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Summary Chapter 32

Tellson’s Bank is established in the confiscated home of Monseigneur. The three men who had served him avoided persecution by their willingness to cut his throat. Though it lacks the severe formality in décor and has a younger staff than its English counterpart, the French Tellsons is doing well despite the tumultuous times. Many accounts will never be withdrawn because the owners are in prison or have departed for the next world.

Mr. Lorry is horrified by his surroundings, shivering at the sight of a grindstone in the courtyard. He is thankful that nobody he loves is in this town and blesses all those who are in danger in it.

He is amazed when Lucie and her father rush in. Lucie tells him that Charles is in Paris. She said he came to help a friend and was arrested.

They hear sounds outside. Mr. Lorry tells Dr. Manette not to look outside. Dr. Manette tells him that as a Bastille prisoner, no one will dispute that he is a patriot. It was his history that helped them find out about Charles and got them through the barrier. He believes he will be able to help Charles.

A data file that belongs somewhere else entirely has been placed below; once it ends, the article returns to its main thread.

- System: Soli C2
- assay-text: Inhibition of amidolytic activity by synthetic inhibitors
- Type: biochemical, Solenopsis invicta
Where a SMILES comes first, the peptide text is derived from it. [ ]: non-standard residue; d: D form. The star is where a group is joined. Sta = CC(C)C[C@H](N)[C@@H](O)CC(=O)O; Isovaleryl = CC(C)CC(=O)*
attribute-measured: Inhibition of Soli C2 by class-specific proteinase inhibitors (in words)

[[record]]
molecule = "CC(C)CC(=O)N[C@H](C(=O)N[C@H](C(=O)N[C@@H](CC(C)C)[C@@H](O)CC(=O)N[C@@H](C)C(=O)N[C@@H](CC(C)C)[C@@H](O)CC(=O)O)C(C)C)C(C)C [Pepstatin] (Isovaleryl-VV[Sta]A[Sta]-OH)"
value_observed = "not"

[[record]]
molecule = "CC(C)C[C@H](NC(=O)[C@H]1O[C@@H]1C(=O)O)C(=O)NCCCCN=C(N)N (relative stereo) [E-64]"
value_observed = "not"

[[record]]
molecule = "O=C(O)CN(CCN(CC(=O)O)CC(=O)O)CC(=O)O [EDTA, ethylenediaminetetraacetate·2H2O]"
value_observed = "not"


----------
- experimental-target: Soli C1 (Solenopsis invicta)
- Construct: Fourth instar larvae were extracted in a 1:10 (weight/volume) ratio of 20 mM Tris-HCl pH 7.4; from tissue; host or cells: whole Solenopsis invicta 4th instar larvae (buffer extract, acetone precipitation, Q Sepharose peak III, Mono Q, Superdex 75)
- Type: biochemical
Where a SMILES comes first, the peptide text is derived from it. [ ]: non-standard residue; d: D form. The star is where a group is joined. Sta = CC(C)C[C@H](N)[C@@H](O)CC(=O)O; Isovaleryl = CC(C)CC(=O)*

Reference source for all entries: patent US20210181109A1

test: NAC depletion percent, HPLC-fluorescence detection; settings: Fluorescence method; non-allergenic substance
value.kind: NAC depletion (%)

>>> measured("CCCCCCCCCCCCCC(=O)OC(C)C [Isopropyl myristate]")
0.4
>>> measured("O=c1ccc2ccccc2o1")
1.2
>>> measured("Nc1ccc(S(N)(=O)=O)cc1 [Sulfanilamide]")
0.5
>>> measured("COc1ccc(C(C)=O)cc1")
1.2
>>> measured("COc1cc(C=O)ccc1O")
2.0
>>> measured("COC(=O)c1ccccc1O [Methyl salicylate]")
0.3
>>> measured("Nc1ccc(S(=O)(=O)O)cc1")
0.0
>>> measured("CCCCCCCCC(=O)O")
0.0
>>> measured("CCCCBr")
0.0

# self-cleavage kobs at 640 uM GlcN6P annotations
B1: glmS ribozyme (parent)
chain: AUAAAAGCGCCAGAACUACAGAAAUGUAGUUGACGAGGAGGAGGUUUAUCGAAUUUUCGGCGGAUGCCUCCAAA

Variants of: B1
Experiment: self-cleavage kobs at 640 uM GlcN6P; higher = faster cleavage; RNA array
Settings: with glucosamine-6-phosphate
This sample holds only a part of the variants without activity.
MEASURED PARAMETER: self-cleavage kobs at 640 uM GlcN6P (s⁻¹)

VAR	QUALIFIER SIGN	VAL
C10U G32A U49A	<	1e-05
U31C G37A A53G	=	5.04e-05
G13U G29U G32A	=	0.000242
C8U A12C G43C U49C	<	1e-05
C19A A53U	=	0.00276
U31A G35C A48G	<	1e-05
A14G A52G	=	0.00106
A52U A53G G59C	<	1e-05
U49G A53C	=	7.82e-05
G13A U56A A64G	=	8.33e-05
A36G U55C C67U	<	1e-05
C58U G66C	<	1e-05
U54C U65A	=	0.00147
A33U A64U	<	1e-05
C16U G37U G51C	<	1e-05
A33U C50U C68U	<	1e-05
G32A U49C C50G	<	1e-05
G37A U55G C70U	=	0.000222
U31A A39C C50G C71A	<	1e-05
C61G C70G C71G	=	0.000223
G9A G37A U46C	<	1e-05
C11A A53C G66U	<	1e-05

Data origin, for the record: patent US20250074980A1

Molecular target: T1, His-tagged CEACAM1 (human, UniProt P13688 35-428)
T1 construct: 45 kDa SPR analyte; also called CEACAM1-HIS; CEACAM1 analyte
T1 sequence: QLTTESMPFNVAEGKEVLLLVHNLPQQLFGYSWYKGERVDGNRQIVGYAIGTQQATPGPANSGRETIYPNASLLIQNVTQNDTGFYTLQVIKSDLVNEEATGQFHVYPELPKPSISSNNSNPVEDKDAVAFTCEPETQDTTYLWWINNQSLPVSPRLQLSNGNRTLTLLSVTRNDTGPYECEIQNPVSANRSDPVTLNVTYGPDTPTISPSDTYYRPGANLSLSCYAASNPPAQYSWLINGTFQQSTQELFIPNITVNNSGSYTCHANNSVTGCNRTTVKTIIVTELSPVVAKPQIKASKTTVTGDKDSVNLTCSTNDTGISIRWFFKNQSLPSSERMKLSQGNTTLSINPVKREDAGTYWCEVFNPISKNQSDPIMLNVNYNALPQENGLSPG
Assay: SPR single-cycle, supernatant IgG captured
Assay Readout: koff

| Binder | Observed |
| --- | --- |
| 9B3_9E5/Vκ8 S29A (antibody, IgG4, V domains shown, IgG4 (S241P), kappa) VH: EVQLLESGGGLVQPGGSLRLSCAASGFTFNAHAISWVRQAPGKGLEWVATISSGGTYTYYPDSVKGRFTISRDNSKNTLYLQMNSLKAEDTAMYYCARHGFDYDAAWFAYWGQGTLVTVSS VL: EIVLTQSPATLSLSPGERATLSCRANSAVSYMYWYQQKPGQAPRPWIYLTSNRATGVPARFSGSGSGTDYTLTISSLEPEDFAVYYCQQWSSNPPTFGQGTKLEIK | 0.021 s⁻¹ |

Mr. Lorry orders Lucie to listen to him and obey his orders. He tells her to be quiet and to wait in the back room. He wants to talk to her father privately. Dr. Manette and Mr. Lorry look out at a throng of people at the grindstone. Two men are wearing disguises that are working it. People are sharpening blood-stained weapons. Others are carrying items that they have looted.

Mr. Lorry says that the people are murdering the prisoners. He tells Dr. Manette if he plans to do something, he had better talk to this crowd. He fears, though, it may be too late for Charles.

Dr. Manette goes to the crowd and within minutes wins them over. Mr. Lorry goes to Lucie and gives her an update. He sees that Miss Pross and Little Lucie are with her. Lucie spends a fitful night waiting for news from her father about her husband.

Charles Dickens